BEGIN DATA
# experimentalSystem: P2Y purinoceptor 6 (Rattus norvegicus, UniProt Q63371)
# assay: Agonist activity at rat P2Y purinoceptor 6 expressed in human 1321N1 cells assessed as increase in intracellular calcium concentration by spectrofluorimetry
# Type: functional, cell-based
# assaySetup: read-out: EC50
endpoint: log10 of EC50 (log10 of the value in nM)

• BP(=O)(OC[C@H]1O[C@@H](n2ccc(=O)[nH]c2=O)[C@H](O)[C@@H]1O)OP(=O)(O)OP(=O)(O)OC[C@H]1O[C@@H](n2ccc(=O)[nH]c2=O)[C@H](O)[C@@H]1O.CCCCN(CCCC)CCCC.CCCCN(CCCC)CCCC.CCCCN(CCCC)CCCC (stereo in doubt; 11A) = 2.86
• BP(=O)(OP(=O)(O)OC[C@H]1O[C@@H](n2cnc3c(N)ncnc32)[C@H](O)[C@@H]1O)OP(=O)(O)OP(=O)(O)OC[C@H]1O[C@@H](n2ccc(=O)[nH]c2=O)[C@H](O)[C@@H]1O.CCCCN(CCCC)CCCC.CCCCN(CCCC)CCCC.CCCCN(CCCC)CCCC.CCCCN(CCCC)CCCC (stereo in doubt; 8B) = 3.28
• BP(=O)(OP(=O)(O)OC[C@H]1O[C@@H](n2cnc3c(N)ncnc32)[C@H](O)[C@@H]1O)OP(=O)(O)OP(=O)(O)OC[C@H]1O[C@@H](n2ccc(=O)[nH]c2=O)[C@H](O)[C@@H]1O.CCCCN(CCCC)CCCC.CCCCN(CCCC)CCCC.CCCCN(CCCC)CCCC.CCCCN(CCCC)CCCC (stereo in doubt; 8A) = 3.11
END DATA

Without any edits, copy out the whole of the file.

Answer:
# experimentalSystem: P2Y purinoceptor 6 (Rattus norvegicus, UniProt Q63371)
# assay: Agonist activity at rat P2Y purinoceptor 6 expressed in human 1321N1 cells assessed as increase in intracellular calcium concentration by spectrofluorimetry
# Type: functional, cell-based
# assaySetup: read-out: EC50
endpoint: log10 of EC50 (log10 of the value in nM)

• BP(=O)(OC[C@H]1O[C@@H](n2ccc(=O)[nH]c2=O)[C@H](O)[C@@H]1O)OP(=O)(O)OP(=O)(O)OC[C@H]1O[C@@H](n2ccc(=O)[nH]c2=O)[C@H](O)[C@@H]1O.CCCCN(CCCC)CCCC.CCCCN(CCCC)CCCC.CCCCN(CCCC)CCCC (stereo in doubt; 11A) = 2.86
• BP(=O)(OP(=O)(O)OC[C@H]1O[C@@H](n2cnc3c(N)ncnc32)[C@H](O)[C@@H]1O)OP(=O)(O)OP(=O)(O)OC[C@H]1O[C@@H](n2ccc(=O)[nH]c2=O)[C@H](O)[C@@H]1O.CCCCN(CCCC)CCCC.CCCCN(CCCC)CCCC.CCCCN(CCCC)CCCC.CCCCN(CCCC)CCCC (stereo in doubt; 8B) = 3.28
• BP(=O)(OP(=O)(O)OC[C@H]1O[C@@H](n2cnc3c(N)ncnc32)[C@H](O)[C@@H]1O)OP(=O)(O)OP(=O)(O)OC[C@H]1O[C@@H](n2ccc(=O)[nH]c2=O)[C@H](O)[C@@H]1O.CCCCN(CCCC)CCCC.CCCCN(CCCC)CCCC.CCCCN(CCCC)CCCC.CCCCN(CCCC)CCCC (stereo in doubt; 8A) = 3.11